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Chapter 3: Lotus Workforce Management > 1. INTRODUCTION - Pg. 23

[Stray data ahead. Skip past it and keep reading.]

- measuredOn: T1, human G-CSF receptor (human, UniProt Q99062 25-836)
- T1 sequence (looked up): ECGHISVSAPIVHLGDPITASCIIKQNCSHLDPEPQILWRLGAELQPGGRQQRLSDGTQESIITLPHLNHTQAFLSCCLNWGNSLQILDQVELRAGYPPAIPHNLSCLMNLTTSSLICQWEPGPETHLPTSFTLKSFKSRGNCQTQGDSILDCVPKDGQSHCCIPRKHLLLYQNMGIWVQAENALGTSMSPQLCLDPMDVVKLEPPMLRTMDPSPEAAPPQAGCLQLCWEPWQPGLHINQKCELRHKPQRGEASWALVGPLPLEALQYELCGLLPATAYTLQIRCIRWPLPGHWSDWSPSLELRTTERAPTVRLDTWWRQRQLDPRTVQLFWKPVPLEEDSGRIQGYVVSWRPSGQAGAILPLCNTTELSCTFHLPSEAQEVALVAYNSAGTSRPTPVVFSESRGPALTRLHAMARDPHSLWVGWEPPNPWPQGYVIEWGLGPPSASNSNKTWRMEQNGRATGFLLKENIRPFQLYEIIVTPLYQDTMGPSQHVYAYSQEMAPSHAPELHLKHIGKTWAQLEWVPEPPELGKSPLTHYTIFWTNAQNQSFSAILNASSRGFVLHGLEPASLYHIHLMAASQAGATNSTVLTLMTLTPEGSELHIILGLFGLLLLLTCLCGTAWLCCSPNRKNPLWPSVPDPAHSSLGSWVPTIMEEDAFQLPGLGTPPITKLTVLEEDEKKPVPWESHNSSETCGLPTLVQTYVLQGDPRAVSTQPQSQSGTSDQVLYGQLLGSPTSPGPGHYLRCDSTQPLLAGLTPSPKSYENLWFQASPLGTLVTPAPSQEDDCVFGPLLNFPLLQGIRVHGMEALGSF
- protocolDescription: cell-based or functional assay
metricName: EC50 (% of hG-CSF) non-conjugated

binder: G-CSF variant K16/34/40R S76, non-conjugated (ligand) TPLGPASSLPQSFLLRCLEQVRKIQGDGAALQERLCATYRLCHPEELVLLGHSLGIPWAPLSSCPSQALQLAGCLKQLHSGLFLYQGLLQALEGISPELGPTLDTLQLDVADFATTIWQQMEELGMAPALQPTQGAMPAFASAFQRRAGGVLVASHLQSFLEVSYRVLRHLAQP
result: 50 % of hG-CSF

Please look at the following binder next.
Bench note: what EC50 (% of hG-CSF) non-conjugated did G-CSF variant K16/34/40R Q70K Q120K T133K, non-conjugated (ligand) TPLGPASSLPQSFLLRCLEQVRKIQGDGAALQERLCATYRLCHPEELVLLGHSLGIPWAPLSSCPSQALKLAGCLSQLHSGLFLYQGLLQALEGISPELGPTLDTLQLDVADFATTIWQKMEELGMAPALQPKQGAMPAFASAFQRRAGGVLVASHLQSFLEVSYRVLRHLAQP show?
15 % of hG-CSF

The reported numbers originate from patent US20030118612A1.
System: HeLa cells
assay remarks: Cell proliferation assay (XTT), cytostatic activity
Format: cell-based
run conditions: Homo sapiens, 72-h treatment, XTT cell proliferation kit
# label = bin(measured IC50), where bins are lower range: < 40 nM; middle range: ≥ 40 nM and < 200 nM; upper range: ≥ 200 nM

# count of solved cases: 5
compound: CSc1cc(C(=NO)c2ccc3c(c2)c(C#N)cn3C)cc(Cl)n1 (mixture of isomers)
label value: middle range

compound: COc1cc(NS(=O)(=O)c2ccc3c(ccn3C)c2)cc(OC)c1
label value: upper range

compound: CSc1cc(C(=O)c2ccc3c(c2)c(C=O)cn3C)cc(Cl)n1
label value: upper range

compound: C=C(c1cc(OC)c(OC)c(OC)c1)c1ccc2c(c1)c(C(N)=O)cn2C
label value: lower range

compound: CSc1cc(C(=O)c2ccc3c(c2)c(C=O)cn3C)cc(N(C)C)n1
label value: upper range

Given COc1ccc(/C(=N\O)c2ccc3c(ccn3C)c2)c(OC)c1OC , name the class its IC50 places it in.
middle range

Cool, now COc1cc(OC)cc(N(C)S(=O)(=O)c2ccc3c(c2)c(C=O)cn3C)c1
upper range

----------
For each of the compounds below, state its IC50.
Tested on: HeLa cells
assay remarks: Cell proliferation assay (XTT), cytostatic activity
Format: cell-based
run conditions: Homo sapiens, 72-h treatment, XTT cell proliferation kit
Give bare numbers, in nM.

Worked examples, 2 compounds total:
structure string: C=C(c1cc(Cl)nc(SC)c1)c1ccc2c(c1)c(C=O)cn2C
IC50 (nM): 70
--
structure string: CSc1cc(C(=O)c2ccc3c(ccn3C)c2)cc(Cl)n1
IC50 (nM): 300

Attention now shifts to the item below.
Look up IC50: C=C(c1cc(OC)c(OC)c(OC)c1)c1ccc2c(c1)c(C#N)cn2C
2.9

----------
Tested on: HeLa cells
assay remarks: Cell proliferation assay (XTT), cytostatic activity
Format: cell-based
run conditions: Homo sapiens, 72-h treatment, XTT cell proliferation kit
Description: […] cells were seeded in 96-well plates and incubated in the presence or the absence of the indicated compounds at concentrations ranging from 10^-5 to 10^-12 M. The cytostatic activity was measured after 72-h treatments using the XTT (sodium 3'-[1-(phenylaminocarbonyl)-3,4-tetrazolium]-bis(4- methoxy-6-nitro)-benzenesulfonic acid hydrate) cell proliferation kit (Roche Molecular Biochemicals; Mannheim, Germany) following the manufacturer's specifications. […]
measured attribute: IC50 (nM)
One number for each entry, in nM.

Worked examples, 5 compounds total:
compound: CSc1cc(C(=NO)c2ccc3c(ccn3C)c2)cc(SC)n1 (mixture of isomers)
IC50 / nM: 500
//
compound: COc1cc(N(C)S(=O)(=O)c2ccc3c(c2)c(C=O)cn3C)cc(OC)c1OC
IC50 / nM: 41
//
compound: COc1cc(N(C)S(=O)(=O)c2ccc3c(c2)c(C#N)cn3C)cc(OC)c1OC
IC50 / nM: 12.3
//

Lotus Workforce Management 1. INTRODUCTION This paper describes an approach taken to develop a solution that streamlines Human Resource Management tasks with an emphasis on openness and flexibility to focus on the work performed by employees, managers and HR staff. Interaction with Human Resource departments is not without problems. These issues affect all participants from average employees to managers to customer service representatives. All these users stand to benefit from a solution that streamlines their tasks and processes and removes or reduces pain points. In this paper we share our experi- ences and insight gained during the design and development of Lotus® Workforce Management, a framework solution built on WebSphere® Portal. This framework provides a foundation to create flexible, extensible, and readily customisable HR self-service applications. This paper begins with a description of the Human Resources Management space, the major players within this space, and the issues and ideas that led to the creation of the Lotus Workforce Management framework. This paper then de- scribes the main components of the framework and explains how these components collaborate to fulfil the solution requirements. The paper closes with a summary of what we have learned about the technical challenges in the HR self-service domain from our customers as well as some plans for the future. 1.1 Human Resource Management Human Resource Management (HRM) is the pro- fessional practice and academic theory that relates to the structure and management of a workforce. In nearly every major organization today, there exists a Human Resources (HR) department. Regardless or whether public or private, profit or non-profit, organizations rely on HR departments to ensure that they not only attract a talented and competent workforce, but that the individuals who make up that workforce gain a sense of personal fulfilment and are encouraged to improve their skills and professional abilities, thereby assuring the organization's retention of the workforce. As HR evolved, the level of associated admin- istrative duties increased proportionally. Research suggests that as much as 70% of the time spent by the personnel of many HR departments was performing administrative tasks (Barron, 2002). These tasks were largely manual, paper-based, and focused on maintaining employee records. Information was often difficult to locate and changing it was a time-consuming affair. Data inaccuracy was common. Correcting mistakes diverted even more time and effort away from business-related activities. However, HR departments have increasingly been able to make use of software systems that streamline these administrative processes. In turn, HR departments have been able to gain back valuable time to focus on strategic goals such as the recruitment and training of employees, the development of specific business practices and policies, and all the other functions that focus on the efficiency and effectiveness of an organiza- tion's workforce. Numerous HRM systems have been devel- oped and implemented, all with varying degrees of success. For the most part, though, currently available HRM systems fail to deliver true value to HR departments. The failures of these software systems stem from a single cause; employees are unable to take control of their own information and must ultimately depend on the HR department to complete common tasks. Whether because their information was spread over multiple systems, requiring multiple passwords, or because they were unable to access their information at the time when they needed to, employees often find HRM systems problematic and end up contacting their HR department to either enter the required infor- mation or to verify that the information was entered correctly. This failure has two effects: the first is that employees feel frustrated and dissatisfied; the 23